Fewer Americans want COVID-19 vaccines, the study finds

Health experts agree that the best way to end the COVID-19 pandemic is to vaccinate our way out of it. Unfortunately, Americans’ willingness to take a COVID-19 vaccine is declining, even though a punishing wave is claiming more than 1,000 American lives every day.

The latest evidence for this appears in the Journal of the American Medical Assn. This week, and it shows that skepticism about the vaccines is growing among Americans of all stripes.

Regardless of age, race, or gender, American adults were significantly less likely to say that they would be vaccinated in late November and early December than in earlier April. And while interest in COVID-19 vaccines has declined across the board, some groups of Americans are even less willing to be vaccinated than others.

Overall, 74.1% of U.S. adults surveyed between April 1 and April 14 said they were likely to get “some” or “a lot” of a COVID-19 vaccine when it became available. The country confirmed about 550,000 coronavirus infections at the time, and nearly 22,000 people died as a result, according to the World Health Organization.

Fast forward to the end of the year. Between November 25 and December 8, 56.2% of American adults were still planning to be vaccinated when it was their turn. This is despite the fact that more than 14.5 million Americans were infected by the end of the survey period and about 280,000 had died, according to the WHO.

Women take in less vaccination than men. In recent weeks, only 50.6% of them have said they plan to be vaccinated, up from 69.5% in April. Among men, interest in vaccination dropped from 79.1% in the spring to 62.3% eight months later.

In a recent survey, 80.6% of Asian Americans said they would get a COVID-19 vaccine. It sounds like a lot, but it was even higher in April – 90.9%.

No other race or ethnic group is so interested in a COVID-19 vaccine. Only 58.6% of white Americans surveyed in November and December said they would get one (down from 77.8% in April), along with 52.7% of Latinx Americans (down from 73 , 1%) and only 37.6% of black Americans (down from 50.7%).

Enthusiasm for COVID-19 vaccines increases with age – but it also decreases over time. Americans 65 and older remain the largest vaccine for the vaccine, and 69.1% of respondents recently said they would get it. This compares with 57% of people aged 50 to 64 and 50.9% of people aged 18 to 49.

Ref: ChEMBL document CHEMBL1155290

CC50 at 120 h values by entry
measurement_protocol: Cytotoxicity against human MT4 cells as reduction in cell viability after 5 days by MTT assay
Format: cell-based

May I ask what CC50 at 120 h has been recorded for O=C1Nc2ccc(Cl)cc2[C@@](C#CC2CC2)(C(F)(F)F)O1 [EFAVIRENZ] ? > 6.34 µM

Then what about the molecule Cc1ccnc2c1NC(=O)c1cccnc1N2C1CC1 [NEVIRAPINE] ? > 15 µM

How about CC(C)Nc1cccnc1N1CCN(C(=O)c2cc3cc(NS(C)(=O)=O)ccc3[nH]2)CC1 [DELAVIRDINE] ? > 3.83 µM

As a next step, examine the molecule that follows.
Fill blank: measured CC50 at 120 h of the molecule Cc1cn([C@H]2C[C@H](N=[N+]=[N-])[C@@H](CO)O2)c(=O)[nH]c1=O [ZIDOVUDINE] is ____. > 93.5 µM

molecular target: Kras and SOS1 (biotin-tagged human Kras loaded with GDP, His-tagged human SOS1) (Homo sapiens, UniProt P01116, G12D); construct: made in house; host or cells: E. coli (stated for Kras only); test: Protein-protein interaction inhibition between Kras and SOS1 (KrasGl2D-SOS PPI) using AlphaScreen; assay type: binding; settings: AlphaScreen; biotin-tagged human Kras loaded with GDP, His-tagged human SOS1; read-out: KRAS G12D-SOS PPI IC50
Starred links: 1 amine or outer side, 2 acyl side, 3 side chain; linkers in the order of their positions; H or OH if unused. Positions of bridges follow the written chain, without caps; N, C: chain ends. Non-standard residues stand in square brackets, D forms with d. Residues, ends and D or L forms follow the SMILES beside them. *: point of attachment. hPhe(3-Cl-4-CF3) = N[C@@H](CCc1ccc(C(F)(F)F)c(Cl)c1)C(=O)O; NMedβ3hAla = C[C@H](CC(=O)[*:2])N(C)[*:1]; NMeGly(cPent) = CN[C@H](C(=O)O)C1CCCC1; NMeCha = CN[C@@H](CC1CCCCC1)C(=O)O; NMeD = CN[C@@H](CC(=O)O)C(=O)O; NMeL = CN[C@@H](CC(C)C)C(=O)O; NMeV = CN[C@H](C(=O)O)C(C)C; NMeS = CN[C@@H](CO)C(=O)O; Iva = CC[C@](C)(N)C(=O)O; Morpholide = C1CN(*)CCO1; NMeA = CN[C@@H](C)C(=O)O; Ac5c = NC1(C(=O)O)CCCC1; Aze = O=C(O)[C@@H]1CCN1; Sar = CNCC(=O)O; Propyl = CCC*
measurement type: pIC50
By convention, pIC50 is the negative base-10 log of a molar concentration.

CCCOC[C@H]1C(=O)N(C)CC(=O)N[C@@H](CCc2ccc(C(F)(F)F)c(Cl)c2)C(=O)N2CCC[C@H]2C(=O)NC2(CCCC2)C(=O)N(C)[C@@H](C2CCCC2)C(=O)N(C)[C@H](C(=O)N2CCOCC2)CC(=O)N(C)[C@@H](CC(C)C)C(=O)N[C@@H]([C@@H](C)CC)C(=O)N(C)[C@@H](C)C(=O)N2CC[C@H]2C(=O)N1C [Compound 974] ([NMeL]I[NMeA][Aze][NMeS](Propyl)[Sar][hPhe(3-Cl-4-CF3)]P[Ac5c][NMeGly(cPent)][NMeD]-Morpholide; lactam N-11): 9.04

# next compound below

In April, 69.1% were the low end of the spectrum; it was the percentage of 18- to 49-year-olds who said they planned to be vaccinated. 76.7% of the people in the age group 50 to 64 and 83.8% of the citizens joined them.

The study also examined differences associated with the educational background. The authors found that the more time people spend in school, the greater the chance that they will want a vaccine.

In November and December, 70.3% of those who had completed college said they intended to be vaccinated if they could (compared to 85% in April). At the other end of the spectrum, 47.6% of those with a high school diploma or less were planning to be vaccinated (down from 67% in April).

The results are in line with the USC’s Understanding America Study, which has been asking members of a national representative panel every two weeks since March about issues related to COVID-19. Unlike other surveys that measured Americans’ sentiments about COVID-19 vaccines at a single time, these changes have followed in the same group of more than 8,000 people since the early days of the pandemic. (In each two-week period, between 5,259 and 6,139 answered the questions in English or Spanish.)

Although the U.S. Food and Drug Administration did not approve any COVID-19 vaccines by the end of the last survey, early results from clinical trials suggested that the vaccine candidates from Pfizer and BioNTech and Moderna were safe and extremely effective.

But even the good news could not be a drop of nearly 18 percentage points in Americans’ willingness to be vaccinated, the authors of the JAMA report lament.

“Educational campaigns to increase the public’s willingness to consider COVID-19 vaccination are necessary,” concluded the team of researchers from USC, UCLA and the Department of Public Health in Los Angeles.

“The likelihood of a COVID-19 vaccine among black individuals and those with a lower educational background getting a COVID-19 vaccine is of particular concern because of their excessively higher burden of COVID-19 disease,” added them.